The world of online social media and networking is fast-moving and fluid. New applications and platforms are released daily. Thousands of experts write an endless number of articles telling you what you should and shouldn’t do, how to make money, how to capture fans, how many times a day to post, and what to say in each and every one of them. It can be intimidating. Some days, it might be tempting to throw up your hands and refuse to play because you don’t know who to trust, what’s best for your business, what works for your employees and for you personally, which platform you should use, and where and how you should use it.

 Don’t worry — I’m not going to ask you for $29.99 to buy my e-book, and I don’t own stock in any of the “Big Five” of social media – Facebook, Twitter, Google+, LinkedIn, or Pinterest. In the interest of full disclosure, I will say that I’m an IBM employee who’s been deeply involved in social media and social networking for three years (and loving it). In that time, I have seen the hype grow around “social” in much the same way virtual worlds took the world by storm five years ago. There is some pressure to stay away from the term “social” for this communication phenomenon and new way of connecting virtually. The argument is that “social” sounds shallow and unprofessional, and by extension, something not advantageous for business. Nothing could be further from the truth. You probably see the terms social media, social networking and social business thrown around and used interchangeably.

As more of the population becomes digitally savvy, there will be less confusion and more clarity on which term to use when. But to start:Social media describes the various platforms and tools that enable social networking to take place. Any time you see a mention of Facebook or Twitter, know that people are talking about social media channels and platforms, which, if you look under the covers and ignore the hype, are really just the means of two-way communication.

 Social networking is a broader term that incorporates the communication that takes place in the social media channels among the connections you have created. Social networking is an all-encompassing term that can include communications, relationships, engagement, community building, and collaboration.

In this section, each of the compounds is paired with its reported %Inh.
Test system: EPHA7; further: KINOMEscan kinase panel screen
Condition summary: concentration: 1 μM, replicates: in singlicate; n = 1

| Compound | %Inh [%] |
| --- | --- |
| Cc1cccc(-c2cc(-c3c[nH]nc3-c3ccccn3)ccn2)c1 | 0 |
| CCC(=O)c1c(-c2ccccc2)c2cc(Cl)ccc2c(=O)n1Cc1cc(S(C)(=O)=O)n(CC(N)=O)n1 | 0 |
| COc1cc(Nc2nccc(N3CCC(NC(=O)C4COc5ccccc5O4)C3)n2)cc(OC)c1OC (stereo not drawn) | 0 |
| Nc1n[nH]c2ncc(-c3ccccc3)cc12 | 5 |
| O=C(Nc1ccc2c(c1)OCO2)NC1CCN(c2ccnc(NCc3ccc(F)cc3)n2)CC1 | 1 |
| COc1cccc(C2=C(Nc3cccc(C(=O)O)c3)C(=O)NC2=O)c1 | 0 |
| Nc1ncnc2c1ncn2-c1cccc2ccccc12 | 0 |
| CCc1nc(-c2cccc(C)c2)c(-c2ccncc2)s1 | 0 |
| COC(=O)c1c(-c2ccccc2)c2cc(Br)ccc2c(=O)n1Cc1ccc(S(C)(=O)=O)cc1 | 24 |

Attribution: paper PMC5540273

Social business is a broadest term of the three, and arguably the most difficult to define because it can incorporate how you communicate, engage and collaborate, both externally and internally. It is a term that is bandied about recklessly, but just because you use social media doesn’t mean that you’re a social business, even though it usually includes social networking and social media. IBM, for example, characterizes social business as cultivating trusted relationships and encouraging innovation and collaboration to make people more effective, and integrates the three fundamental characteristics of engagement, transparency, and nimbleness. You could safely think of social media as just one element of your marketing plan. Every social media channel has its pluses and minuses, and before you decide which channel or channels make the most sense for you to commit resources to, you need to define your objective so you can build your strategy. Do you want to create:
  • Thought leadership? 
  • Sales leads? 
  • Partnership opportunities? 
  • Conversion of leads to sales? 
  • Direct sales? Traffic to your website or blog? 
  • Business for your brick and mortar stores? 
  • Business for your online stores?
You’ll see multiple articles discussing the battle for dominance and predicting the imminent demise of one or more of the “big five” of the social media channels. I don’t see any of them closing the doors in the near future, and I’m sure a year from now there will be additional contenders.

Note: You might have noticed that I did not include YouTube in my list of the Big Five. Although many consider it a social media channel, it is by definition, video only, and although it’s a great video repository with an impressive amount of traffic, it’s not a channel I would recommend when you’re first starting out. However, it is a good place to post videos, and then link to them from your website or social media channels.

In part 2 of this blog post, I will continue my thoughts about the current pros and cons of each of the Big Five, list the general rules to be aware of before kicking off your social media program, and include resources to get you started.